05 March 2011

Mark Puente's Inaccurate St. Petersburg Times Stories

Lately I have been following some of Mark Puente's stories in the St. Petersburg Times searching for inaccuracies in his articles. After all, the St. Petersburg Times is well known for keeping the housing and mortgage crisis alive and well through the use of injecting fear and worry in the public as far as the housing crisis is concerned.

I have sampled two articles of Mark Puente's lately. My opinion: These articles convey nothing more than fear in the public. After all, the St. Petersburg Times has to do something to sell more newspapers, now that street hawkers selling the Sunday edition of the St. Petersburg Times have been banned in St. Petersburg. A victory for living here in St. Petersburg!

Let's sample two of Mark Puente's articles on the housing and mortgage crisis.

The first article is just recent, and it has to do with cash being king when it comes to buying a home. Traditionally, unless you are very rich you saved up the down payment for a mortgage, usually 20%. You walked into the bank, filled out the paperwork, plunk down the application fees and - depending on your credit - you got that mortgage and you can go home shopping!

In this day and age the mortgage lending standards have changed. It is still possible to find a mortgage but the playing field has changed somehow. I have noticed more and more people having to go the Federal Housing Administration (FHA) mortgage route because of difficulties with past credit that may keep them from getting a conventional mortgage.

Here's a quote from this Mark Puente article:

"Even in a market saturated with lower-priced homes, many purchasers, like first-time buyers, cannot get financing. Lenders are even turning away people with decent credit and down payments. So if they want the house, they have to pay cash. If they can't, that leaves more homes for investors to bid on."

That statement by Mark Puente is very inaccurate. It is still possible to get that mortgage for the home you want, just make sure that the price and payment are within your means. On the other hand, Mark Puente does not mention why banks don't want to lend to people with good credit: The banks received federal bailout money in the hope of loosening the credit market; instead, the banks act stubborn and hoard that money while at the same time treat their customers like second class citizens.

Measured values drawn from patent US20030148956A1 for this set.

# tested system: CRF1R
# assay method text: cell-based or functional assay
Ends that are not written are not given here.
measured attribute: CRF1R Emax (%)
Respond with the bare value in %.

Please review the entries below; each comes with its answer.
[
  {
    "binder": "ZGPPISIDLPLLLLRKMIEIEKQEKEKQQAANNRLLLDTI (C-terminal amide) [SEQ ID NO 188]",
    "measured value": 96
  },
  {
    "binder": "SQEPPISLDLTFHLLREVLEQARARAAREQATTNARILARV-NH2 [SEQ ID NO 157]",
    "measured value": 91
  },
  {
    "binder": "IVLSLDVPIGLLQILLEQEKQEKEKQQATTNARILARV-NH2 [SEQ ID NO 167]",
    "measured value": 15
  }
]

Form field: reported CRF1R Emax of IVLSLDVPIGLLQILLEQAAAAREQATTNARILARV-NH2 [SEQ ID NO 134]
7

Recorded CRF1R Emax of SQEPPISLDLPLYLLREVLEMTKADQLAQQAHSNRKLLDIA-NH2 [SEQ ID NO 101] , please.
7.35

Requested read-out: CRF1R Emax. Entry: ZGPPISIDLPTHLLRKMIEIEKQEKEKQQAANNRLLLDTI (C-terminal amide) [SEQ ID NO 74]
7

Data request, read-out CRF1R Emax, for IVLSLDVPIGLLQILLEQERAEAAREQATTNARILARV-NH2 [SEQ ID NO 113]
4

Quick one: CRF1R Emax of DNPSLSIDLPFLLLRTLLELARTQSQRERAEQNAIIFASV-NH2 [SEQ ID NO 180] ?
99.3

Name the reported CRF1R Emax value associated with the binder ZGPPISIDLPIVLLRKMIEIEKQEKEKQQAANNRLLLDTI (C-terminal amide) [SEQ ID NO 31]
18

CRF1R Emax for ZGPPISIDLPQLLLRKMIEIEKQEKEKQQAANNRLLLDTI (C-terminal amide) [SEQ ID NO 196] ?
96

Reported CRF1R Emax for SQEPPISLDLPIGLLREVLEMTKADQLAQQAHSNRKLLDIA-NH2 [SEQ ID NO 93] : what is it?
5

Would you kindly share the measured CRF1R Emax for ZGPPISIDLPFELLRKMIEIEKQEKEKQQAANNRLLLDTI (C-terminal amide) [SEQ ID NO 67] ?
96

If you're out there trying to get a mortgage and you are running into difficulty despite your good credit, don't give up. There are organizations out there that can help you find the mortgage you need for the home you want. Moreover, if you belong to a credit union ask to see if mortgages are offered and see if your credit union can pre-qualify you. After all, it doesn't hurt to ask. It's like finding a needle in the haystack - only this time you have you have to dig deeper in the haystack.

Now to another article of Mark Puente's, and this is for you if you live in a condominium complex.

I am going to share with you part of an email I sent to Mark Puente the day the article was published in the St. Petersburg Times (the email is edited as I redacted some semi-personal information for the purposes of this blog entry):

I read your article in this morning's St. Petersburg Times with a lot of interest. Unfortunately, there are some major facets of your article which I believe are inaccurate.

I happen to be on the Board of Directors of a condominium association and I have been on the Board for many years. Condominiums are regulated in the State of Florida pursuant to Chapter 718 of the Florida Statutes which deals with condominiums and the activities of condominium associations are regulated pursuant to Chapter 718, specifically Sections 718.301 to 718.303. On the other hand, a homeowners association is governed by Chapter 720 and, unfortunately, not subject to the regulation of activities compared to Chapter 718.